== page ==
In good hands: an opinion on self-driving cars

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Nov 28, 2017

I’ll never forget my first experience with an autonomous vehicle.

As we were pulling into a carpark, my friend reached down to the gearshift panel and pressed a button, then put the car into reverse.  Before I could say anything, he simply let go of the steering wheel, and gently placed a foot on the accelerator.

The car, slowly but steadily, inched its way into the empty lot. I was flabbergasted to see the steering wheel turn by itself, moved only by what seemed to be a pair of invisible hands.

That was the first time the reality of self-driving technology dawned upon me.

The Audi Q7 is one of Audi’s cars that comes with a parking assist feature. Photo: Audi

It’s only been a few years since then, but autonomous vehicle technology has come such a long way. Parking assist technology, so revolutionary then, is now commonplace among most production vehicles. The next step is for autonomous vehicle technology, otherwise known as piloted driving technology, to proliferate amongst production vehicles.

With the announcement of the Audi A8 in July this year, this is now one step closer to being a reality. Audi has become the first carmaker to offer Level 3 autonomous capability to the mainstream. Soon enough, self-driving cars will become the new normal.

It may seem like a bold claim to make, but it’s true. The technology is here — and it works. One needs only to look at Audi ambassadors Dick Lee and Tay Ping Hui testing out the Audi A7 prototype “Jack” for proof.

Their initial hesitance is palpable, as they both display obvious reluctance to take their hands off the wheel.

But eventually, both of them are seen completely astonished, as I was with my friend’s car, with Jack’s ability to effortlessly speed up, slow down, and change lanes, all without a single human input. Even the sceptical Ping Hui convinces himself to take his hands off the wheel to enjoy some French fries.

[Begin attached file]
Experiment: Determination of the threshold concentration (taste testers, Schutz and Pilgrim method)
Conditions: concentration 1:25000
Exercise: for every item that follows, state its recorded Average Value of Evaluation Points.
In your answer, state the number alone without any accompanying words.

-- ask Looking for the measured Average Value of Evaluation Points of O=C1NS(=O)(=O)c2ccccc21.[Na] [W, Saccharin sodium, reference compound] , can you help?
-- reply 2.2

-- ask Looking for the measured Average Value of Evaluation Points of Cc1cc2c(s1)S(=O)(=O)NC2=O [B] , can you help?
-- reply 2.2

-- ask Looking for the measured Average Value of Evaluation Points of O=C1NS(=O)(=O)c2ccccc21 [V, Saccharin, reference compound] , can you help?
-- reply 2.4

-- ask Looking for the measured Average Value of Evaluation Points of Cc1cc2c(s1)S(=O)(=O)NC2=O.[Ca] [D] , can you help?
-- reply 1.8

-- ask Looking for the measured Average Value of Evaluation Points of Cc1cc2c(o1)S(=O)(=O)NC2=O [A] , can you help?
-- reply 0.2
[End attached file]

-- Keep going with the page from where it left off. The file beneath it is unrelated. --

“Nothing to do, just relax,” quips Dick, as Jack takes him down the highway. “It’s wonderful.”

Still, autonomous vehicles will have their doubters. Upon seeing nuTonomy’s autonomous prototypes cruising slowly down the street in the one-north area, I see some friends reflexively take a step back from the kerb, even though a pair of staff members is in the vehicle as an added security measure.

“Those things really creep me out,” one of my friends said once, as we watched it buzz past. “I don’t know if I’m comfortable with my car driving me instead of me driving it.”

If only they knew that autonomous vehicles are, in fact, significantly safer than manned vehicles. Statistics from data.gov.sg show that more than 94 per cent of 6,888 traffic accidents in 2016 were caused by driver error.

A fully autonomous vehicle would be able to react faster than a human under all circumstances The Audi A8 is packed full of cutting-edge safety features, such as a full array of 12 ultrasonic sensors for close-range information, four mid-range radar sensors, and a long-range radar in front. Four 360-degree cameras constantly monitor traffic and the environment in real time. The A8’s artificial intelligence then assesses the data streams from all these sources to determine if the road conditions are sufficiently safe for driving.

Audi’s autonomous vehicles are receive a constant flow of information from their sensors, making them potentially safer than human drivers. Photo: Audi

“[These sensors] also know how far [an obstacle is] from the car,” said Dr Marcelo H. Ang Jr, an associate professor at the National University of Singapore’s Campus for Research Excellence and Technological Enterprise (Create). “That’s even better than a human, right?”

Autonomous vehicles are also better-behaved than the average human driver.

“Our vehicles won’t fall asleep, they won’t be aggressive,” says Dr Miklos Kiss, Head of Predevelopment at Audi AG’s Driver Assistance Systems. “They will do a pretty good job.”

“A computer driving a car — it doesn’t get emotional, it doesn’t get tired,” agrees Dr Ang. “If another car overtakes it, it doesn’t get angry.”

And this is just what’s available to us today. Upcoming concept cars like Audi’s Elaine and Aicon, which are capable of Level 4 and Level 5 autonomy respectively, will have safety tech which vastly outstrips that which is possible today.

Still, the rate of adoption of self-driving vehicles depends heavily on how willing legislators are to accept self-driving vehicles. Most recently, in February this year, the Land Transport Authority (LTA) amended the Road Traffic Act to allow autonomous vehicles on the roads in certain areas, like the one-north area mentioned earlier.

The Audi A7 Sportback prototype “Jack” has a piloted driving function that works under certain conditions, but the driver must be ready to take over at a moment’s notice. Photo: Audi

Currently, autonomous vehicles on trial and their operators are exempt from existing legislation, so long as they receive liability insurance, or place a security deposit with the LTA.

Autonomous vehicles also have to pass a safety assessment before they are allowed on the roads.

It remains to be seen how legislation will continue to evolve to adapt to the public’s rapidly-growing interest in autonomous vehicles. Who knows what the coming years will hold for the development of cars and our cities? I don’t know, but I’m excited—and you should be too.